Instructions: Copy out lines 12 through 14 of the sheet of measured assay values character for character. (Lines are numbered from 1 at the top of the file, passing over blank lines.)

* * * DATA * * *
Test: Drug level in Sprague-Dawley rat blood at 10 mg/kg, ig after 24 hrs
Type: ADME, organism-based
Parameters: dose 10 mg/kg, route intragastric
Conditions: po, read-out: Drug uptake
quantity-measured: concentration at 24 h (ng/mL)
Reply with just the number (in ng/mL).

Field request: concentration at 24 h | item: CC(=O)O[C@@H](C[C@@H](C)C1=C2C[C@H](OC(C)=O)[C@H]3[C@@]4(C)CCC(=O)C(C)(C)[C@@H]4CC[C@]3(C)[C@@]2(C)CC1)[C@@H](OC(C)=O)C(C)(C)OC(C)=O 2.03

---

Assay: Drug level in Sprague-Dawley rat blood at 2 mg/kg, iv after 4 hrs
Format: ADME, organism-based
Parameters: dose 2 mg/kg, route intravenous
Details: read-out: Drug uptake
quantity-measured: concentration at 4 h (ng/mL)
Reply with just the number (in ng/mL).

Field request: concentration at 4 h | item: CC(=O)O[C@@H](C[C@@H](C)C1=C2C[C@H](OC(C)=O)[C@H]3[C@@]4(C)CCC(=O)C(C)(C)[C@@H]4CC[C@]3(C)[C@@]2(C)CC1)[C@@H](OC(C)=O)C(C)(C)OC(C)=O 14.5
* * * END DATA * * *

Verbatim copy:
Details: read-out: Drug uptake
quantity-measured: concentration at 4 h (ng/mL)
Reply with just the number (in ng/mL).